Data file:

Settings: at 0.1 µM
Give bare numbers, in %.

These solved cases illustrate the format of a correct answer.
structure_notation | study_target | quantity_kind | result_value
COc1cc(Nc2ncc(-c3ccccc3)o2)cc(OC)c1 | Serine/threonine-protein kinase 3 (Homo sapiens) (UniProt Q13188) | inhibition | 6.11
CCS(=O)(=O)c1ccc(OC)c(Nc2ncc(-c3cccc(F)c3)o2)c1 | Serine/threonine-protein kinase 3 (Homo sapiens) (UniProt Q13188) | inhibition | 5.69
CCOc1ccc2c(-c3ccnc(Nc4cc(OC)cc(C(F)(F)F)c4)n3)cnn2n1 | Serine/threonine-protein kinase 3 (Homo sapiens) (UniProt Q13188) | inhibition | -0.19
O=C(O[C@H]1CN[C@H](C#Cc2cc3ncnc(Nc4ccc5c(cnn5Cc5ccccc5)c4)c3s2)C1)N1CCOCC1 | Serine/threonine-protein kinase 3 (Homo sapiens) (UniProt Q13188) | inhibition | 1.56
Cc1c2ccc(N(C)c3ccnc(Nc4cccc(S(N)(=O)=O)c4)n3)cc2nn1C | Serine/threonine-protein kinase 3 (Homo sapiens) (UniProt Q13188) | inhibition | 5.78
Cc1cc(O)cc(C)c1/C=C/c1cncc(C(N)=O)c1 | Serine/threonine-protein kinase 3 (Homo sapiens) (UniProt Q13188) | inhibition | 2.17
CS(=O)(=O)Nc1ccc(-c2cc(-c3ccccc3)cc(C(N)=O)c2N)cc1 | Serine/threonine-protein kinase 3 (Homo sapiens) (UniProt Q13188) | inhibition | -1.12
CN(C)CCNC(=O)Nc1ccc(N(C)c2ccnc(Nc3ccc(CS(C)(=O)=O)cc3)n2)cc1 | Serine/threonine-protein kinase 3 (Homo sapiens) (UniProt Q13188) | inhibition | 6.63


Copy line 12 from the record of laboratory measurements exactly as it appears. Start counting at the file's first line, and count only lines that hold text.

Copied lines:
CN(C)CCNC(=O)Nc1ccc(N(C)c2ccnc(Nc3ccc(CS(C)(=O)=O)cc3)n2)cc1 | Serine/threonine-protein kinase 3 (Homo sapiens) (UniProt Q13188) | inhibition | 6.63